Lebanese prime minister says he wants 'the best relationship with Iran'

  • Hariri, a Sunni and dual Lebanese-Saudi national, took office in 2016 in a power-sharing agreement with President Michel Aoun, a Maronite Christian favored by Hezbollah, following two years during which Lebanon essentially had no government.
  • "Iran is a country that we need to deal with. Each nation must understand how it wants to deal with Iran," Hariri told the audience.

Lebanon must "deal with" Iran, Lebanese Prime Minister Saad Hariri told Davos attendees during a panel hosted by CNBC at the World Economic Forum.

"Iran is a country that we need to deal with. Each nation must understand how it wants to deal with Iran," Hariri told the audience.

Hariri, a Sunni and dual Lebanese-Saudi national, took office in 2016 in a power-sharing agreement with President Michel Aoun, a Maronite Christian favored by Hezbollah, following two years during which Lebanon essentially had no government.

Shia militant and political group Hezbollah, designated a terrorist organization by the United States, is the most powerful wing of the Lebanese government. Funded and armed by Iran, it is also the vehicle through which the Islamic Republic extends its influence in Lebanon.

"I as a prime minister I would like the best relationship with Iran, but I would like it to be state to state," Hariri continued. "Not for somebody to invest in Lebanon without telling me on this issue, like Hezbollah or others."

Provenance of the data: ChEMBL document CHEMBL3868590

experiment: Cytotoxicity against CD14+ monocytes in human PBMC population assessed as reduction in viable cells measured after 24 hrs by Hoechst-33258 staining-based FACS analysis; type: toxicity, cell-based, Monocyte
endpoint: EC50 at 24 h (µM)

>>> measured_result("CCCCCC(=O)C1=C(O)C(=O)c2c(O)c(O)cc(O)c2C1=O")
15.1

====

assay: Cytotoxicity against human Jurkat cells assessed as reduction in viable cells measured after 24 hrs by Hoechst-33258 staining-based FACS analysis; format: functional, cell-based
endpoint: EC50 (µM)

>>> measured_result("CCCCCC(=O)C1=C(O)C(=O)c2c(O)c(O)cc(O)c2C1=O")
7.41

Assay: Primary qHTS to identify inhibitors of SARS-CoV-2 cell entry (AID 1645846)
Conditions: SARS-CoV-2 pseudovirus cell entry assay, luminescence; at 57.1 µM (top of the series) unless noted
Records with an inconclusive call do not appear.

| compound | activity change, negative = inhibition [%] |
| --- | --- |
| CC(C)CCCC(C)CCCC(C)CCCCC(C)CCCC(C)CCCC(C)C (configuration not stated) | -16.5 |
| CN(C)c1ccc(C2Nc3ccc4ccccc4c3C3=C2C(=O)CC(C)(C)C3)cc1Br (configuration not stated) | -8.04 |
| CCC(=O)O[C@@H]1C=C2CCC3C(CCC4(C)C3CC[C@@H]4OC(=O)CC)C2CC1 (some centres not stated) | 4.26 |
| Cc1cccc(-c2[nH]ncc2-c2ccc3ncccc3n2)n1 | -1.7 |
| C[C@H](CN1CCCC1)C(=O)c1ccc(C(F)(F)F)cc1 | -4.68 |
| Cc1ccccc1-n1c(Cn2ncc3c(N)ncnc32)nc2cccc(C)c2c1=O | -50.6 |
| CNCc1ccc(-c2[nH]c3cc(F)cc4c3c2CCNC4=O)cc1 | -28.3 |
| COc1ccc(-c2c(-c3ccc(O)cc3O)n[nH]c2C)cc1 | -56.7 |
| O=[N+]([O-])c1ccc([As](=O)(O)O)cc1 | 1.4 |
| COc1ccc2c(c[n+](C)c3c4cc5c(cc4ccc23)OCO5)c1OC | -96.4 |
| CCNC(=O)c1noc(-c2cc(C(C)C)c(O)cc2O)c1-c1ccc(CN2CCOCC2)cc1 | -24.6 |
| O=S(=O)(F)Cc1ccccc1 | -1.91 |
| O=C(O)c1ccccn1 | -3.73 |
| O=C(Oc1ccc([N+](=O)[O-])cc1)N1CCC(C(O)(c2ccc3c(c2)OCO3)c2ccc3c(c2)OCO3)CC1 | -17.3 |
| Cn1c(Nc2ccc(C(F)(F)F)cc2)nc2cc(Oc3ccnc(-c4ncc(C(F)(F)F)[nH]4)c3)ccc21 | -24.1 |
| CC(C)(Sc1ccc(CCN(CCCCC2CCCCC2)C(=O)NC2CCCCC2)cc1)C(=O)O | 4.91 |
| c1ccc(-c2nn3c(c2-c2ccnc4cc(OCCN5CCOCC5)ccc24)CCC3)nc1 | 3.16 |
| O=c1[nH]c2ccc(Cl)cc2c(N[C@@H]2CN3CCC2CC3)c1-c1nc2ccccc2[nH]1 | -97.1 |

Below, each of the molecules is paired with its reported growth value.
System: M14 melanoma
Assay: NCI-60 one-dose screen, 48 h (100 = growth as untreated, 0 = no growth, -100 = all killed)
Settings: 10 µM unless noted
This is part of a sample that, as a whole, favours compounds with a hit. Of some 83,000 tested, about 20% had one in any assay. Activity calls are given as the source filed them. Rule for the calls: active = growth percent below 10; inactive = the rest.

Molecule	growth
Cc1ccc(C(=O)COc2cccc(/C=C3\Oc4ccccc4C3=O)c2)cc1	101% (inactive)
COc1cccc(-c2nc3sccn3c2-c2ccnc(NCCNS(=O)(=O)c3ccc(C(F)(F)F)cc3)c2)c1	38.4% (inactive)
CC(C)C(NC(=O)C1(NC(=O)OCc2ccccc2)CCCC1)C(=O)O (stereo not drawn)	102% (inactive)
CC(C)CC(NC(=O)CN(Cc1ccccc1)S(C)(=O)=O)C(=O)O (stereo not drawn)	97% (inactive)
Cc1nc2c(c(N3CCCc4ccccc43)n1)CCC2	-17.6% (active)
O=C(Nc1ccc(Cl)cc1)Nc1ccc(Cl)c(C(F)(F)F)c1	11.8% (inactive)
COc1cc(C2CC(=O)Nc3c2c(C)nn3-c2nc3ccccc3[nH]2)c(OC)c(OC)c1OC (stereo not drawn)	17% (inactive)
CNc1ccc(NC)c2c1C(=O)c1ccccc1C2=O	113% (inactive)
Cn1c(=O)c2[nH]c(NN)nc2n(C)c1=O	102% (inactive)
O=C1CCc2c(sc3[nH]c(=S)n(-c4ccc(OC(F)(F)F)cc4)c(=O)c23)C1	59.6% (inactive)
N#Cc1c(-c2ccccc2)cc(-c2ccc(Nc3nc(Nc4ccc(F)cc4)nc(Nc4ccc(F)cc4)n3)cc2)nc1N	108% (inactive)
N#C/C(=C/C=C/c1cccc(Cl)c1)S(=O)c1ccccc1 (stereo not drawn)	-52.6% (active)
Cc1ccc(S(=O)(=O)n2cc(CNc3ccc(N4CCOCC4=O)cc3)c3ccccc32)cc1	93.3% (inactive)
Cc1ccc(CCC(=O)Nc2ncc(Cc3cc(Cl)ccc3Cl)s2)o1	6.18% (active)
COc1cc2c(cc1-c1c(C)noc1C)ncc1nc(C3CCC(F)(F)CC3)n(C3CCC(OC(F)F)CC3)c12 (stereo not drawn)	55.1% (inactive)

"Iran presents a challenge in the region maybe, but dialogue also is a part of resolving this issue."

The Saudi Arabian government, a supporter of Hariri and a major source of investment for the small country, is archly opposed to Iranian influence in Lebanon and the Middle East.

This escalating conflict of regional interests took center stage in November of 2017 when Hariri announced his resignation from Riyadh, a move many believe was forced by the Saudi Kingdom. The alleged Saudi measures were viewed as a response to a political compromise in which Hariri took up leadership in exchange for allowing Hezbollah military autonomy.

On November 21, Hariri returned to Lebanon and rescinded his resignation, returning to a country far more united in support for their prime minister than ever before.